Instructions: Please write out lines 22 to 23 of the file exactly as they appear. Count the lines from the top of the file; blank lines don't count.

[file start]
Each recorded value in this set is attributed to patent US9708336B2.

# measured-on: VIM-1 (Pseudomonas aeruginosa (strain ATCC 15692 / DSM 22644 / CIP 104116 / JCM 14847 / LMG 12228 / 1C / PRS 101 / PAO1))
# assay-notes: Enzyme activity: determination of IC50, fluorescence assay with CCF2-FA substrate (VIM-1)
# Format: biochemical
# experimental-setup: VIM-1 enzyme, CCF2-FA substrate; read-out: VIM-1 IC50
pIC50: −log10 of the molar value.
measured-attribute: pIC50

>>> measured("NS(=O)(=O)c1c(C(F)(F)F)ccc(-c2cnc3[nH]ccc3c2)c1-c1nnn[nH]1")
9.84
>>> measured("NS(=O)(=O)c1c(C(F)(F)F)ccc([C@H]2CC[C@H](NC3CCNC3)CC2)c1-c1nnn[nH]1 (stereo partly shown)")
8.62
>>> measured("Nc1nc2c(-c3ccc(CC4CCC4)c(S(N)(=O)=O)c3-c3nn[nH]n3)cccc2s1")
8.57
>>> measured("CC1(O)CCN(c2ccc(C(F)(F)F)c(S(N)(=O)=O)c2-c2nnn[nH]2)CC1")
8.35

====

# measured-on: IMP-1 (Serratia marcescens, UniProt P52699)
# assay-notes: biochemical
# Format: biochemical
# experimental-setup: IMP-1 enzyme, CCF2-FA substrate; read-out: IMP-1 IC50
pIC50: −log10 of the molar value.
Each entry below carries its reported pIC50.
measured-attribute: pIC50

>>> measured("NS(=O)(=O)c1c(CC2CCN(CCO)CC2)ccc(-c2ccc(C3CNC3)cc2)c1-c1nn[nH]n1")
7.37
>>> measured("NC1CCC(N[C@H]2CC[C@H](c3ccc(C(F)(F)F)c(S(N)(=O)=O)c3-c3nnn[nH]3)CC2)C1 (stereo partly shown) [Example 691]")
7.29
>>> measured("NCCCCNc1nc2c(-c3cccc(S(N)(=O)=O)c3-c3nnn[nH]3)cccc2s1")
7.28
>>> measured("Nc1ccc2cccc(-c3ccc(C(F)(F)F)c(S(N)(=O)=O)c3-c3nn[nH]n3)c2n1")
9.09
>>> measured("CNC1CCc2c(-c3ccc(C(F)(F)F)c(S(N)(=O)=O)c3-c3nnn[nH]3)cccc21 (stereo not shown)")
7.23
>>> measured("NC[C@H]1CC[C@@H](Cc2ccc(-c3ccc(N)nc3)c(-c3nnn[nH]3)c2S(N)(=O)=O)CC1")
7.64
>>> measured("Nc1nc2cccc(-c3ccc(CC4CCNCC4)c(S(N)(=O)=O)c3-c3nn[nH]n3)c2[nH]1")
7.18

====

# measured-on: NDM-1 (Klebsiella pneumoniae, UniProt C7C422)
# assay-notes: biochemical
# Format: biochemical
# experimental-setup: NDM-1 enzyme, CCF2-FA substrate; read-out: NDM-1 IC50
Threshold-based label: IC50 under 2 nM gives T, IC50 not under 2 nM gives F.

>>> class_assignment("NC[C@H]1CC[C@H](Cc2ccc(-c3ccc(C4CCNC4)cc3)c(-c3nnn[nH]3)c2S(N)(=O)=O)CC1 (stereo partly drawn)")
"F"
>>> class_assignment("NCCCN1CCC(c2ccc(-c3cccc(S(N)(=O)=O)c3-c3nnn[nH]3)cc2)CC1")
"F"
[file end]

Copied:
Each entry below carries its reported pIC50.
measured-attribute: pIC50